A Tour of Brooklyn's BoCoCa Neighborhoods
Today he takes us on a tour of BoCoCa (yes, I know, it's one of those "broker speak" terms). All of you from Brooklyn, pretend we didn't call it that. Just enjoy the tour.
Many Brooklyners scoff at the sound of the word BoCoCa. One of the borough’s newest real-estate terms, BoCoCa is a portmanteau combining the three northwesterly neighborhoods of Boerum Hill, Cobble Hill, and Carroll Gardens. Just south of Brooklyn Heights, this area has recently become a popular destination for young families who are looking to raise their children outside Manhattan.
At the eastern corner of BoCoCa is the section of Boerum Hill, a charming area south of Atlantic Avenue. With stoops abound, the federalist style, red brick townhouses are each accompanied by a single tree out front. A leafy, spring day makes the peaceful blocks a relaxing place to wander.
Among Boerum Hill’s historic townhouses is a delicatessen known for its exquisite, French Canadian banquet. Mile End is a small, bistro-style eatery packed away on Hoyt Street between Atlantic Avenue and Pacific Street. The deli opened in early 2010, and the neighborhood has since watched it serve up delectable meals to the local crowd. Here, one can enjoy the familiar Jewish-style pastrami sandwich, as well as dine on items that aren’t easily found in the rest of the city. For a savory and filling lunch, I suggest ordering a brisket sandwich with a plate of poutine. For those of you who have never tried this Canadian side-dish, it’s a mouth-watering combination of French fries and cheese curds, topped off with gravy.
Mile End never fails to get the wave of weekday lunchgoers. If the little bistro is too full, take your hot meal to the picnic tables at nearby Cobble Hill Park, located to the northeast at Congress and Clinton Streets. This beautiful, yet small park is consistently a popular spot for local families to bring their children.
Yet the beauty of the Cobble Hill neighborhood doesn’t stop here. Many of these historic blocks are lined with some of Brooklyn’s most ornamental townhouses, as well as a few of New York’s remaining few 19th century carriage houses. The incredible, opulent architecture of Cobble Hill’s Historic District can only be matched by particular areas of North Park Slope and by sections of neighboring Brooklyn Heights. These remarkable row houses have been well-maintained for well over a century, and are some of the city’s finest examples of Italiante and Greek Revival architecture.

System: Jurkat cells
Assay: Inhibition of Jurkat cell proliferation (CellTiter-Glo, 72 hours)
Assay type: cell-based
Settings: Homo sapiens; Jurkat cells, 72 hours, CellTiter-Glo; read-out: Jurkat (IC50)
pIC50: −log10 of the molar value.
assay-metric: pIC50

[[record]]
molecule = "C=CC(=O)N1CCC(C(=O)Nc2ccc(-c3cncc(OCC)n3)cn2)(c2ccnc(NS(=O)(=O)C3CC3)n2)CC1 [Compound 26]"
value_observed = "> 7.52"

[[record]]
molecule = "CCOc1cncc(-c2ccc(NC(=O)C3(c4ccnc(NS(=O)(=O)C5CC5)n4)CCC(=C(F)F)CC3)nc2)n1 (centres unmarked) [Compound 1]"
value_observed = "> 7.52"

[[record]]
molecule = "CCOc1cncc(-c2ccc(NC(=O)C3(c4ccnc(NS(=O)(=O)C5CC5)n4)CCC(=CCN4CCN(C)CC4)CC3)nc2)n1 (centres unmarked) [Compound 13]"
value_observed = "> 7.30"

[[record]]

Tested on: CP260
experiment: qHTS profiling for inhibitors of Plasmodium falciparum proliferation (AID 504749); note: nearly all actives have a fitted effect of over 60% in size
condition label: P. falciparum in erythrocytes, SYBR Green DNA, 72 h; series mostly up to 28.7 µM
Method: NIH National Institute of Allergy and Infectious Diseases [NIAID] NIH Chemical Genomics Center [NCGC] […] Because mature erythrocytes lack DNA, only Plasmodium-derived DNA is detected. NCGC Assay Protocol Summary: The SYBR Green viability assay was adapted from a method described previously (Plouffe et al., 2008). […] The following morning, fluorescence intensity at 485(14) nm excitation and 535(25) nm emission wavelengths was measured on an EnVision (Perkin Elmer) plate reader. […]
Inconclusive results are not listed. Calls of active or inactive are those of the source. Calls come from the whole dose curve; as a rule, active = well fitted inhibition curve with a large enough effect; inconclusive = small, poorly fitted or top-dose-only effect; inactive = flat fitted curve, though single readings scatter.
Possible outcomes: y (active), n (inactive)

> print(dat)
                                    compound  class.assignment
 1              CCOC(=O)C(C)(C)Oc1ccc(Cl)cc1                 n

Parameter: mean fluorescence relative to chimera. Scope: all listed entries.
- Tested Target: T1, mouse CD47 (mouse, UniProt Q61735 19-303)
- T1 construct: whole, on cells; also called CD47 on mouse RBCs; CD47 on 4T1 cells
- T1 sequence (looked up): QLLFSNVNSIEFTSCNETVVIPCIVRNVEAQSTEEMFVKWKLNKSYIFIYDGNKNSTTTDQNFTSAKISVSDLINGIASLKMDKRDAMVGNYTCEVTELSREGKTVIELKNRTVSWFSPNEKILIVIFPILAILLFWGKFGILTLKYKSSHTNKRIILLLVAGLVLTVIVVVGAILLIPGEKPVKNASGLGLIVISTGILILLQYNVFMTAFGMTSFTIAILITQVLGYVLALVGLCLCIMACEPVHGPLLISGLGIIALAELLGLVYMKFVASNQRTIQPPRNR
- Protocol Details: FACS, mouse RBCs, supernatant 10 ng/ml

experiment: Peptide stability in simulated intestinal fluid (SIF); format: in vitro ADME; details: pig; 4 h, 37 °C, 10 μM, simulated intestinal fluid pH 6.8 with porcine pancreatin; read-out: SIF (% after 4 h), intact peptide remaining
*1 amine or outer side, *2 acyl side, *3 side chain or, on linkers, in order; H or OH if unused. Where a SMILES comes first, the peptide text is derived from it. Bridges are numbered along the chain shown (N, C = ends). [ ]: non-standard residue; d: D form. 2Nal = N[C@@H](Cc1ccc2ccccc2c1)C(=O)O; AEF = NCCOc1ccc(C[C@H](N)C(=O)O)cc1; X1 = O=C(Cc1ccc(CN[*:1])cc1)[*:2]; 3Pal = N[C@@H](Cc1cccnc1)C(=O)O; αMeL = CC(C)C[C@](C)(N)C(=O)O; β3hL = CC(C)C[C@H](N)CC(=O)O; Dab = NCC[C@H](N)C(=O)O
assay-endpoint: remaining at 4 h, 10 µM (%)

Walk south on Court Street and experience Cobble Hill’s lively commercial center. This major artery is served by local butchers, boutiques, and mom-and-pop shops – all contributing to the healthy local life of the mixed-use community that Cobble Hill is today.
Continue south on Court Street and you will soon enter Carroll Gardens, a modest neighborhood north of Red Hook. This beautiful community is named for the unique front yard gardens that sit before the area’s nineteenth century townhouses. Stroll these sidewalks in the springtime and view the gardens’ gorgeous and colorful, blooming flowers. The townhouses along the residential side streets are set back from the sidewalk at an unusually large distance, in order to accommodate for the uniform greenery of the front gardens. This method gives Carroll Gardens its distinct feel of openness and exposes the streets to a greater amount of sunlight.
The Carroll Gardens Historic District is comprised of eight blocks in total, and houses a majority of the community’s garden-front brownstones. The townhouses are distinctly short (mostly only two stories tall), and most are of late Italianate and Neo-grec designs; both familiar styles of other historic districts in Brooklyn.
For years, this unique neighborhood has crafted itself into one of Brooklyn’s lively cultural centerpieces. Several blocks of Carroll Gardens house the taste of the local Italian-American community, and many bakeries and meat shops have remained neighborhood staples for decades. A taste of authentic gelato is never a few blocks away from the area’s local, long-running sandwich shops.
The significant architecture of BoCoCa’s townhouses is enough to understand why this area of Brooklyn has become one of the city’s most desirable places to relocate. These three neighborhoods hold onto their charm without eliminating that urban feel, which is well preserved by each local establishment. With its close proximity to Downtown Brooklyn and several Manhattan-bound subway lines, it’s easy to see why these three attractive neighborhoods are bound by its funky, new label.
I have to admit, I haven't been to that part of Brooklyn in awhile. But this has got me thinking it's time for a return visit. Couple it with a walk over to nearby Brooklyn Heights and the promenade, and I think I know where I will be this weekend.
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